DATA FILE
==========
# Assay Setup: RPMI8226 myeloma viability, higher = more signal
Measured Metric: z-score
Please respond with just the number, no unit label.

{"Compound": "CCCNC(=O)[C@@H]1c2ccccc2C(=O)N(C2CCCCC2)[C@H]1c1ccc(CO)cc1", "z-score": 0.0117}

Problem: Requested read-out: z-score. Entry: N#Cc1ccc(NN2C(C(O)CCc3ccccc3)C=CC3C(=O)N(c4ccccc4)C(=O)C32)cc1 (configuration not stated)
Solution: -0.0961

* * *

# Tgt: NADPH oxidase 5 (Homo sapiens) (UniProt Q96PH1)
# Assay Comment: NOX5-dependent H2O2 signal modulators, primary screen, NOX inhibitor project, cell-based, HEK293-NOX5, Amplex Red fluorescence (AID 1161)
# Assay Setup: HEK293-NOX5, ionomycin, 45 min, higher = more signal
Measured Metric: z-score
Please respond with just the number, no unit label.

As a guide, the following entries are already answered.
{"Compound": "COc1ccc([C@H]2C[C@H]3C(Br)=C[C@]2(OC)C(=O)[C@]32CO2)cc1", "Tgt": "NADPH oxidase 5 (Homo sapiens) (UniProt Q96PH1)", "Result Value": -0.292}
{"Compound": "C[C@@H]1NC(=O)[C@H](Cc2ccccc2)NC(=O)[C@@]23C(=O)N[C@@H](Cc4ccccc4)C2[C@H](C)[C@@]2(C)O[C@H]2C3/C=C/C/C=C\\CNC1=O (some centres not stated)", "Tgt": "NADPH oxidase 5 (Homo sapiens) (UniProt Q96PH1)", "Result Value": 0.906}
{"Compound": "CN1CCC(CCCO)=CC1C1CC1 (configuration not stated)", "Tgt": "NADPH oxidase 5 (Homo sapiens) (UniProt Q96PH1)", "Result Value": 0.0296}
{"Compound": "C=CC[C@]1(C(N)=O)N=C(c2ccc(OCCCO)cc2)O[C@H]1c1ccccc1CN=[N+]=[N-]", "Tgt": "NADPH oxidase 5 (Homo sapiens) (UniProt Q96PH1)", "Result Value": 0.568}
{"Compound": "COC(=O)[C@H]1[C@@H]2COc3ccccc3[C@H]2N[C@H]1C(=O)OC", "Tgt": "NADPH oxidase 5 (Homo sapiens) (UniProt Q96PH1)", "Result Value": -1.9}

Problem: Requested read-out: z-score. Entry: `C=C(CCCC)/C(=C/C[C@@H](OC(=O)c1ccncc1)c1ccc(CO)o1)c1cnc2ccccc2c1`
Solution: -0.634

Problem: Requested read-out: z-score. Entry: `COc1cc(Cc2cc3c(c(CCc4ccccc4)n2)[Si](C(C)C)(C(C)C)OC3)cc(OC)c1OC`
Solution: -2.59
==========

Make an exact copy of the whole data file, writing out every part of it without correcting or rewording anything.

# Assay Setup: RPMI8226 myeloma viability, higher = more signal
Measured Metric: z-score
Please respond with just the number, no unit label.

{"Compound": "CCCNC(=O)[C@@H]1c2ccccc2C(=O)N(C2CCCCC2)[C@H]1c1ccc(CO)cc1", "z-score": 0.0117}

Problem: Requested read-out: z-score. Entry: N#Cc1ccc(NN2C(C(O)CCc3ccccc3)C=CC3C(=O)N(c4ccccc4)C(=O)C32)cc1 (configuration not stated)
Solution: -0.0961

* * *

# Tgt: NADPH oxidase 5 (Homo sapiens) (UniProt Q96PH1)
# Assay Comment: NOX5-dependent H2O2 signal modulators, primary screen, NOX inhibitor project, cell-based, HEK293-NOX5, Amplex Red fluorescence (AID 1161)
# Assay Setup: HEK293-NOX5, ionomycin, 45 min, higher = more signal
Measured Metric: z-score
Please respond with just the number, no unit label.

As a guide, the following entries are already answered.
{"Compound": "COc1ccc([C@H]2C[C@H]3C(Br)=C[C@]2(OC)C(=O)[C@]32CO2)cc1", "Tgt": "NADPH oxidase 5 (Homo sapiens) (UniProt Q96PH1)", "Result Value": -0.292}
{"Compound": "C[C@@H]1NC(=O)[C@H](Cc2ccccc2)NC(=O)[C@@]23C(=O)N[C@@H](Cc4ccccc4)C2[C@H](C)[C@@]2(C)O[C@H]2C3/C=C/C/C=C\\CNC1=O (some centres not stated)", "Tgt": "NADPH oxidase 5 (Homo sapiens) (UniProt Q96PH1)", "Result Value": 0.906}
{"Compound": "CN1CCC(CCCO)=CC1C1CC1 (configuration not stated)", "Tgt": "NADPH oxidase 5 (Homo sapiens) (UniProt Q96PH1)", "Result Value": 0.0296}
{"Compound": "C=CC[C@]1(C(N)=O)N=C(c2ccc(OCCCO)cc2)O[C@H]1c1ccccc1CN=[N+]=[N-]", "Tgt": "NADPH oxidase 5 (Homo sapiens) (UniProt Q96PH1)", "Result Value": 0.568}
{"Compound": "COC(=O)[C@H]1[C@@H]2COc3ccccc3[C@H]2N[C@H]1C(=O)OC", "Tgt": "NADPH oxidase 5 (Homo sapiens) (UniProt Q96PH1)", "Result Value": -1.9}

Problem: Requested read-out: z-score. Entry: `C=C(CCCC)/C(=C/C[C@@H](OC(=O)c1ccncc1)c1ccc(CO)o1)c1cnc2ccccc2c1`
Solution: -0.634

Problem: Requested read-out: z-score. Entry: `COc1cc(Cc2cc3c(c(CCc4ccccc4)n2)[Si](C(C)C)(C(C)C)OC3)cc(OC)c1OC`
Solution: -2.59